n African Human Rights Law Journal - Upholding the Rastafari religion in Zimbabwe:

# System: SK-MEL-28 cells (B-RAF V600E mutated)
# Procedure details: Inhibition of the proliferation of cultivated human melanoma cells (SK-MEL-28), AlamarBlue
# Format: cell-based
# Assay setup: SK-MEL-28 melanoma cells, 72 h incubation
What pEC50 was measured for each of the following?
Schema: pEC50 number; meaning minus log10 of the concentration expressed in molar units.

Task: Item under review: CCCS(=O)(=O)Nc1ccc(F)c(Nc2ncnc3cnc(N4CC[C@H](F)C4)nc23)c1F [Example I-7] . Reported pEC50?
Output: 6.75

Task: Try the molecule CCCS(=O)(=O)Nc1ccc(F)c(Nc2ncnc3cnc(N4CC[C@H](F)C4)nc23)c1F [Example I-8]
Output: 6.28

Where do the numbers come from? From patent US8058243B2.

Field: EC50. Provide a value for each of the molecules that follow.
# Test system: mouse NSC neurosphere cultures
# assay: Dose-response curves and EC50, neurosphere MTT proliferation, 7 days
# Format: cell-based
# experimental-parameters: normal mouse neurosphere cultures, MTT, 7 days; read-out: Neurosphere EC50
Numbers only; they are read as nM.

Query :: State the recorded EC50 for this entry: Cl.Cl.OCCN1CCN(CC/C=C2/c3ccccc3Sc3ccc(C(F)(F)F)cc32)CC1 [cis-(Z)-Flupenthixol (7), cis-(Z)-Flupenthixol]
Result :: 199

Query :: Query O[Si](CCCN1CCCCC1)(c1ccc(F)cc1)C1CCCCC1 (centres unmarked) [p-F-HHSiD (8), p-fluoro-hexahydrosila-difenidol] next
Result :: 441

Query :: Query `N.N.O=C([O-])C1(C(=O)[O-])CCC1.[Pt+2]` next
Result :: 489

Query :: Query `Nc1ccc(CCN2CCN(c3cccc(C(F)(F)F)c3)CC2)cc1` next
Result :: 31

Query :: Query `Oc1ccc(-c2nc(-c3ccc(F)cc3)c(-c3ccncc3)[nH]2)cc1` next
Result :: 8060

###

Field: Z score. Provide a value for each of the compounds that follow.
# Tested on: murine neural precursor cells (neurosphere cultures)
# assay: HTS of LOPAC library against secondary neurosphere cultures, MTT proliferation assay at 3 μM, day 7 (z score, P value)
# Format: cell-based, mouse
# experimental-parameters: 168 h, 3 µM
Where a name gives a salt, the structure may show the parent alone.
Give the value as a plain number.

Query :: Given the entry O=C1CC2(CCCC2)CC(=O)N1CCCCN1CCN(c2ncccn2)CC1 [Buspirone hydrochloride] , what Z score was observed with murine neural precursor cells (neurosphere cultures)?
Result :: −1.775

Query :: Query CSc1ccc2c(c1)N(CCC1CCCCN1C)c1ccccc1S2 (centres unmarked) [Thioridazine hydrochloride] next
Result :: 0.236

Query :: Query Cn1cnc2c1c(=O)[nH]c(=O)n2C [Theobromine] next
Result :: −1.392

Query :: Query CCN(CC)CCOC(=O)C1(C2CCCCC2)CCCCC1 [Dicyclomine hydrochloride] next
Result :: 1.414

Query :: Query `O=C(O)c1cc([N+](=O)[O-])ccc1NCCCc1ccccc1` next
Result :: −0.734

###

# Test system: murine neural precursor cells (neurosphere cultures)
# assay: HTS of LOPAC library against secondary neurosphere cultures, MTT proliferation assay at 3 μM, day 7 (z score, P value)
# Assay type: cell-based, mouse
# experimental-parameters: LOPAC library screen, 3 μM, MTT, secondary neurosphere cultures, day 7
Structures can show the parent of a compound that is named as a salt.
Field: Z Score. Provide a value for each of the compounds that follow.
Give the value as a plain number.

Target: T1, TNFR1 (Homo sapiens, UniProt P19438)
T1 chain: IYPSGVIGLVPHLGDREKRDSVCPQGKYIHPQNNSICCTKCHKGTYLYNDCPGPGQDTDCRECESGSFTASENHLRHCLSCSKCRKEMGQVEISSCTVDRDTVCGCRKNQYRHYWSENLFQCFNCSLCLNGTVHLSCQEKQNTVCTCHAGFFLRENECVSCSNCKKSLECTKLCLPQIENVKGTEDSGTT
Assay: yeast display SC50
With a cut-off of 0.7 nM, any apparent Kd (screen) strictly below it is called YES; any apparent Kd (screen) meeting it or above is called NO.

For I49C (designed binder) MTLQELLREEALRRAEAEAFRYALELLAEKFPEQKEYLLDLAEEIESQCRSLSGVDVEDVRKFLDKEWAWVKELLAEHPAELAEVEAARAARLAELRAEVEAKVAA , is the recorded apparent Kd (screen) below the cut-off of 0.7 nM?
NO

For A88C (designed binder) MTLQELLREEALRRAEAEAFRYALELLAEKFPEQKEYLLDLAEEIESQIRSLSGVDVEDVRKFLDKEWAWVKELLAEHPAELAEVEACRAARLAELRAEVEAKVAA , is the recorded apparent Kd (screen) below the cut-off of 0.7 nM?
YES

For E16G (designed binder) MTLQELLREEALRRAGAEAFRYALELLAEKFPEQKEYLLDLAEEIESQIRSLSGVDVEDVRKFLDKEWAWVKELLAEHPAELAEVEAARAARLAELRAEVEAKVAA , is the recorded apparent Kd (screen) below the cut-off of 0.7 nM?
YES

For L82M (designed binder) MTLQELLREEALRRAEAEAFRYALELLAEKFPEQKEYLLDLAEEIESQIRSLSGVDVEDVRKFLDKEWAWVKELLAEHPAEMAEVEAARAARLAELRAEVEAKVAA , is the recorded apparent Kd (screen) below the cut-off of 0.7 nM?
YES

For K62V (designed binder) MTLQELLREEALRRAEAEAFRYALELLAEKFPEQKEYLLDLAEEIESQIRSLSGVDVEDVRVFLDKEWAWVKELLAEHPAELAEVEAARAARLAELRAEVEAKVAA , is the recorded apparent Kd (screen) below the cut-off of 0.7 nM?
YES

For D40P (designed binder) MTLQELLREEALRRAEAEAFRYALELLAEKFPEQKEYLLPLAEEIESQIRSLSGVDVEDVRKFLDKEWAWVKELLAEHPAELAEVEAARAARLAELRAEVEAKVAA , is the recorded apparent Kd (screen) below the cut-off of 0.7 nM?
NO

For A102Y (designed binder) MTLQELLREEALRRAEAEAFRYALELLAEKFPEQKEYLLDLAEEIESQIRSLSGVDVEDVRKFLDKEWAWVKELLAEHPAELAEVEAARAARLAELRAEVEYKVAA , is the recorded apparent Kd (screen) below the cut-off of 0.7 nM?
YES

This discussion deals with a unanimous decision by the Supreme Court of Zimbabwe, ruling that the expulsion of six year-old Farai Dzvova from the Ruvheneko Government Primary School because of his expression of his religious belief through wearing dreadlocks is a contravention of section 19 of the Constitution of Zimbabwe. This contribution argues that the judgment in Farai is progressive and should be welcomed. It further argues that the reasoning by Cheda J, demonstrating why Rastafari qualifies as a religion under section 19 of the Constitution of Zimbabwe, should be welcomed particularly as progressively realising and promoting religious rights in Zimbabwe, and that it adds to the growing progressive religious jurisprudence in Southern Africa. It is further noted that the decision will likely have the effect of reversing similar rules or regulations which prohibit Rastafari learners from attending public schools on account of their dreadlocks in Southern Africa. The contribution criticises previous decisions by the Zimbabwe Supreme Court and the South African Constitutional Court that recognised Rastafari as a religion without explaining why this was done.


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